‘Welcome home’ tribute honors World War I veterans
American Legion National Commander Bill Oxford attends the Homecoming 2021 ceremony at Cypress Hills National Cemetery in Brooklyn, N.Y.

‘Welcome home’ tribute honors World War I veterans

Solemn ceremonies in New Jersey and New York on May 23 paid tribute to tens of thousands of American servicemembers who made the ultimate sacrifice more than a century ago.

Homecoming ’21 commemorated the return of 44,000 American troops whose remains were transported back home from the battlefields of Europe. Specifically, the event honored the USAT Wheaton, which arrived in New York Harbor on May 23, 1921.

On that day, President Warren Harding led a national commemoration in Hoboken, N.J., to welcome home the 5,100 fallen Americans returning aboard the USAT Wheaton and to pay tribute to all the nation’s returning war dead.

This year, American Legion National Commander Bill Oxford was among those attending the ceremony on the same pier, marking the Wheaton’s return.

“Just like those who arrived here 100 years ago on the USAT Wheaton – we don’t celebrate their demise. But we do celebrate their lives,” Oxford said. “These heroes, which included men and women of every race and faith, lived lives worth celebrating and remembering. They all loved America enough to die for it. The Wheaton was the ultimate melting pot for people who made the ultimate sacrifice.”

Oxford noted that the end of World War I ushered in The American Legion, now the nation’s largest veterans service organization. Many World War I veterans were poisoned and blinded by chemical gas, or lost their lives due to illnesses caused by unsanitary conditions or diseases like influenza.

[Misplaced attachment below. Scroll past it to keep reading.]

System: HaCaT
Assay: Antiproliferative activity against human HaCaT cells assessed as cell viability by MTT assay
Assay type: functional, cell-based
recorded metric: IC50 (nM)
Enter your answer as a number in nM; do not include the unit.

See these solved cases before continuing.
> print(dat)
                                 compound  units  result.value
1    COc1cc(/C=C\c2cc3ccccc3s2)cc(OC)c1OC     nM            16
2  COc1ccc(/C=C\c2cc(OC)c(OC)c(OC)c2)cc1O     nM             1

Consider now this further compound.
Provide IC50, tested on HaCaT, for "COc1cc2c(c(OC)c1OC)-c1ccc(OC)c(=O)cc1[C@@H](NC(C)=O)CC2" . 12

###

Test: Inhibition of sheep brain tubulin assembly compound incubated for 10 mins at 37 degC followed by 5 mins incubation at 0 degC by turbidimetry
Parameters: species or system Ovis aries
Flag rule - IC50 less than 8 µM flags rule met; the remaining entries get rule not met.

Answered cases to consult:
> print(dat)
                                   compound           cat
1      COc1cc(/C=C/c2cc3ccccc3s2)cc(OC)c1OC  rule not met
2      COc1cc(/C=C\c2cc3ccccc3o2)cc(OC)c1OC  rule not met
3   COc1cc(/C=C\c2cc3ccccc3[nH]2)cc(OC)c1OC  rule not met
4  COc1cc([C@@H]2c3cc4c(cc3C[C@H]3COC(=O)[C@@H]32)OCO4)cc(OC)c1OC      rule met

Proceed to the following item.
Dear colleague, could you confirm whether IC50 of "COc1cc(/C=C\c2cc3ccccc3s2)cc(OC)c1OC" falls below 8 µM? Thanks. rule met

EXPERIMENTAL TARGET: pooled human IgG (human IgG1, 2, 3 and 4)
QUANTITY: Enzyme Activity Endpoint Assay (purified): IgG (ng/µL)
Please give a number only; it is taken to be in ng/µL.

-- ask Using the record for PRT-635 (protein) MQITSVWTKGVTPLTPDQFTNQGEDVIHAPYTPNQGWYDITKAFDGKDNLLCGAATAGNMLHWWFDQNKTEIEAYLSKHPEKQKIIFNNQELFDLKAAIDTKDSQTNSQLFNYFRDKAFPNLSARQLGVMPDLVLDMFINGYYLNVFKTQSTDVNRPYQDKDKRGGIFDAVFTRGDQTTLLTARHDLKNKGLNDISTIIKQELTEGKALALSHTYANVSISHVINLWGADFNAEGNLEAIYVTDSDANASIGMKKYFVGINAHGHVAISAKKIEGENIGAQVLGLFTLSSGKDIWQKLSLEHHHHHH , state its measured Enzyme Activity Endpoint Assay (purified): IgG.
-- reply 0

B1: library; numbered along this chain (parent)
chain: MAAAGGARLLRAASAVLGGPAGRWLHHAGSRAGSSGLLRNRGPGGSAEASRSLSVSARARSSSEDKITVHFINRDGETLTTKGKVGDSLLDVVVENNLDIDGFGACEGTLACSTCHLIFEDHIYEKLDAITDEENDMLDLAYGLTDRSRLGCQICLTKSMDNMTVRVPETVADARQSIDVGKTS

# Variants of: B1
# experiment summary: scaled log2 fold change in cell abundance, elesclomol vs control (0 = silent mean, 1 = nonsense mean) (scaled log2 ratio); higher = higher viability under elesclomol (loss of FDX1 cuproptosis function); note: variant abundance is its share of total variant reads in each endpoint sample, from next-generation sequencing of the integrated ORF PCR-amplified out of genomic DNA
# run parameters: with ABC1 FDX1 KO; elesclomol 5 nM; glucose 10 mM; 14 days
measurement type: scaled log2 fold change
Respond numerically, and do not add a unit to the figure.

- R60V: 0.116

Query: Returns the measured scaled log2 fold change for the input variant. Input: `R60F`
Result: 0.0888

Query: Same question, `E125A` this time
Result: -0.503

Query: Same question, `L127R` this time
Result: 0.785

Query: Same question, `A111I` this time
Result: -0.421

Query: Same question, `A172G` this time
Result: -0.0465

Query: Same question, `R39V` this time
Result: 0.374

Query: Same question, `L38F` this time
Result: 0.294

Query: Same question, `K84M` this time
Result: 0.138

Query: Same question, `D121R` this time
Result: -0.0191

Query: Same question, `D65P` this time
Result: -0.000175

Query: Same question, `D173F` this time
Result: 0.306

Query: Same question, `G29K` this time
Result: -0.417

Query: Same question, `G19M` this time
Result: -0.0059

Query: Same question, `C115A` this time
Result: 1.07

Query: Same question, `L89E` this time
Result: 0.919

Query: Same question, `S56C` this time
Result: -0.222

“Though the veterans of our first world war are no longer among us, we must never forget their sacrifice,” he said. “How they died wasn’t nearly as important as to why they died. They died for a cause greater than themselves. They died so others could be free.”

American Gold Star Mothers also was formed in the immediate aftermath of World War I.

“Our organization was founded by mothers whose children died serving in World War I,” said Cindy Tatum, the group’s president. “Our current members share a deep and unbreakable bond with those mothers of a hundred years ago.  We hope Americans everywhere will join us in remembering.”

Just like 100 years ago, the ceremony included a second session in New York. Oxford also addressed the crowd there, noting that those aboard the Wheaton were just part of the story.

“We remember not just our fallen who arrived home on the Wheaton,” he said. “We remember those who arrived home in other vessels. We remember those who were never recovered and those who were buried in our beautiful cemeteries here and abroad.

“As those of us who served in Vietnam often say to one another, ‘Welcome Home.’”